Warships from the US navy and Saudi-led coalition have intercepted four weapons shipments from Iran to Yemen since April 2015, a US admiral said on Thursday.
Yemen has been rocked by war since Iran-backed Houthi rebels overran the capital Sanaa and other large parts of the country in 2014 and 2015, prompting military intervention by a Saudi-led coalition in support of the government.
The UAE, which is a key member of the coalition, on Thursday welcomed a proposal by the United Nations envoy to Yemen to revive a political process to end the conflict.
Ismail Ould Cheikh Ahmed submitted the proposal to the rebels in Sanaa on Tuesday. The contents have not been made public, but informed sources said it called for agreement on naming a new vice president after the rebels withdraw from the capital and other cities, and hand over heavy weapons to a third party.
Yemeni president Abdrabu Mansur Hadi would then transfer power to this vice president who would appoint a new prime minister to form a government in which the north and south of Yemen would have equal representation.
Mr Hadi’s government has so far been non-committal.
The United States and Saudi Arabia have accused Iran of arming the Houthis and the coalition has enforced maritime and air controls over Yemen. Tehran denies the charges.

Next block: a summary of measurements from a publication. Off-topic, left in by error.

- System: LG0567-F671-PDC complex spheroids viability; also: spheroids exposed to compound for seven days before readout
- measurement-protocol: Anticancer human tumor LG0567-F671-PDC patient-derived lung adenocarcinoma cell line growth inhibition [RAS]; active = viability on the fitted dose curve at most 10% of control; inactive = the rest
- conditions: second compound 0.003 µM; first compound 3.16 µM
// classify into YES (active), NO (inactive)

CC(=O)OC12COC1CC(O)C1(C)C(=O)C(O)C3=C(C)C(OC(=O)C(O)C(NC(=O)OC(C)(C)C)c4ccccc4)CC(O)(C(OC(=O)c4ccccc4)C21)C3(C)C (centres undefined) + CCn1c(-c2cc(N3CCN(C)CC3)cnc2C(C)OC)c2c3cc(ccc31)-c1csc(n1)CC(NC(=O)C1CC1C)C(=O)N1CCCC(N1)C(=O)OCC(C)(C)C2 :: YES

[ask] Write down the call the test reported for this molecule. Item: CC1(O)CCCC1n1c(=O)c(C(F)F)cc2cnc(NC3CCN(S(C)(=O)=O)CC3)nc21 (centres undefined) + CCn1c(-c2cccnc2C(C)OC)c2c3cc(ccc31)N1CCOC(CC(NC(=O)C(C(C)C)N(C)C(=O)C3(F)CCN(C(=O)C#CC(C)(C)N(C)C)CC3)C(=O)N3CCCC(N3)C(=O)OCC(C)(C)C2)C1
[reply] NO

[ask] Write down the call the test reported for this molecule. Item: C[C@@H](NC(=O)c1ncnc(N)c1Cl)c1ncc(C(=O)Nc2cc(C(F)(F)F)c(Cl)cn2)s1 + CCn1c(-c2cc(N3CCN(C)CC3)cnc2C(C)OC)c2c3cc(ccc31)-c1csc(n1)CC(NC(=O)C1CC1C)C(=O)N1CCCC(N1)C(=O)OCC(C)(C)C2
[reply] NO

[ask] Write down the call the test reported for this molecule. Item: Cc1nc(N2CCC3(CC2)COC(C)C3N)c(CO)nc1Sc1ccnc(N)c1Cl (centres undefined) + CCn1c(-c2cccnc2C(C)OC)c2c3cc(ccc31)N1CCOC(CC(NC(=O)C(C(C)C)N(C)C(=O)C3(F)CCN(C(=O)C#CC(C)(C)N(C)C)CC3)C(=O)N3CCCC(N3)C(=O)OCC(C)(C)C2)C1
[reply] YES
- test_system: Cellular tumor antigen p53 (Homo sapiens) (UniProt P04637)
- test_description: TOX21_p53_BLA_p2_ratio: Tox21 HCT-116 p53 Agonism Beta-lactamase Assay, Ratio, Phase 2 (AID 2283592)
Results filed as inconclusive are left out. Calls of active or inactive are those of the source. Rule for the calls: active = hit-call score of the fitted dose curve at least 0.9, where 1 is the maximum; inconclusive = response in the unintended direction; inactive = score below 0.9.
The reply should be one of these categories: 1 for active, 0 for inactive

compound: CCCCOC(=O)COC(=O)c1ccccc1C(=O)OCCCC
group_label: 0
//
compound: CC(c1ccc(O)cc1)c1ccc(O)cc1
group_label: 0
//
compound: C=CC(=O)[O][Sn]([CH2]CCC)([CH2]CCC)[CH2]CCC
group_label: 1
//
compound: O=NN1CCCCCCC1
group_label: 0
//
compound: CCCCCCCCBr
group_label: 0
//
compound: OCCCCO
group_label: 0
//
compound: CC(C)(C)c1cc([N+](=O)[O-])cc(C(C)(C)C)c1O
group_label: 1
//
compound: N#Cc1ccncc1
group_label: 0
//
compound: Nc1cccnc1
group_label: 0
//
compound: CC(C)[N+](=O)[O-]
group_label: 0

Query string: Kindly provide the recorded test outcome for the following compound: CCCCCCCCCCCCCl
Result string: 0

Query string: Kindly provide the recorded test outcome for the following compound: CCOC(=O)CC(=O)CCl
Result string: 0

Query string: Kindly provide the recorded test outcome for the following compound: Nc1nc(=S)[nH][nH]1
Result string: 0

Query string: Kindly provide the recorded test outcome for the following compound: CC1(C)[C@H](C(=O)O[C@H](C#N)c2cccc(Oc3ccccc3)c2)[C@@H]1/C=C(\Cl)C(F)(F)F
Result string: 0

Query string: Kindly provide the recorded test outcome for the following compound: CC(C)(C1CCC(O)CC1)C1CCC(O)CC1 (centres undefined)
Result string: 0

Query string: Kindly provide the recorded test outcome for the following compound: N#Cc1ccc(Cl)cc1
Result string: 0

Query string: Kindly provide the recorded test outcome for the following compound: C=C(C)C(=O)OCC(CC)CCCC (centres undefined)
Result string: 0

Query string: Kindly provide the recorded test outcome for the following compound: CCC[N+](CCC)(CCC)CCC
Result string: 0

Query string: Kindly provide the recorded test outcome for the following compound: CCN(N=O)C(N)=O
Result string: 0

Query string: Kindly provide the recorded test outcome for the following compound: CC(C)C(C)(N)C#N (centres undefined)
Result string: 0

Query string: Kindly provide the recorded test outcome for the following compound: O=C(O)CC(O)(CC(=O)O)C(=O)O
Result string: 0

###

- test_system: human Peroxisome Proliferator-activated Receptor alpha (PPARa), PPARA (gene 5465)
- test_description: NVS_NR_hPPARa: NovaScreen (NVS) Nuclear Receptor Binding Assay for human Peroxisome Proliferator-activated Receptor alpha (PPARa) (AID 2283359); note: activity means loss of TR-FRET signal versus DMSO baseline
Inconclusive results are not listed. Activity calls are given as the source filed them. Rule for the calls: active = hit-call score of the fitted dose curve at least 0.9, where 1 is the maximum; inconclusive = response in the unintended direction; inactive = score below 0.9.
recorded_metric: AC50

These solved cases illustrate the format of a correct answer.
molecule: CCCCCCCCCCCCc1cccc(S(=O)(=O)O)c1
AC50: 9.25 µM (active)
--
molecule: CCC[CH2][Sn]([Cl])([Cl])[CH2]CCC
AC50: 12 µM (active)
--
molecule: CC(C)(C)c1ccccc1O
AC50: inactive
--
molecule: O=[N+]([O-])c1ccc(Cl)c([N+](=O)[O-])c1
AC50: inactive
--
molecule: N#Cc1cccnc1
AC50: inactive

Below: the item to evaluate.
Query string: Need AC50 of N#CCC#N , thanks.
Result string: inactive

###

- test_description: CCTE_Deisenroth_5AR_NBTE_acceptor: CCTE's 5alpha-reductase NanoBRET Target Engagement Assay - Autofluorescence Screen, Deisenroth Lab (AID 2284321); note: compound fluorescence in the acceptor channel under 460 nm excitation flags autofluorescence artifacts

“Either US ships or coalition ships … intercepted four weapons shipments from Iran to Yemen,” said US Vice Admiral Kevin Donegan.
“We know they came from Iran and we know the destination.”
Vice Admiral Donegan said the shipments contained thousands of AK-47 assault rifles, anti-tank missiles, sniper rifles and “other pieces of other equipment, higher-end weapons systems”.
Naval officials were able to determine the destination of the boats’ by analysing GPS settings and interviewing the crew.
One of the shipments had been validated by the United Nations as being an illegal weapons shipment, said Vice Admiral Donegan.
The US military’s Central Command chief, General Joseph Votel, said last week that Iran may have played a role in suspected Houthi missile attacks against American warships in the Red Sea.
“We believe that Iran is connected to this in some way,” Vice Admiral Donegan said.
Given the heavy volume of traffic around the Strait of Hormuz and the Arabian Gulf, the three-star admiral said “plenty” of other shipments would have gone through to Yemen.
The interceptions came after Iran, in April 2015, tried to send a convoy of seven ships, guarded by two Revolutionary Guard vessels, to Yemen.
Vice Admiral Donegan said these ships were filled with coastal-defence cruise missiles, explosives and other weapons.
* Agence France-Presse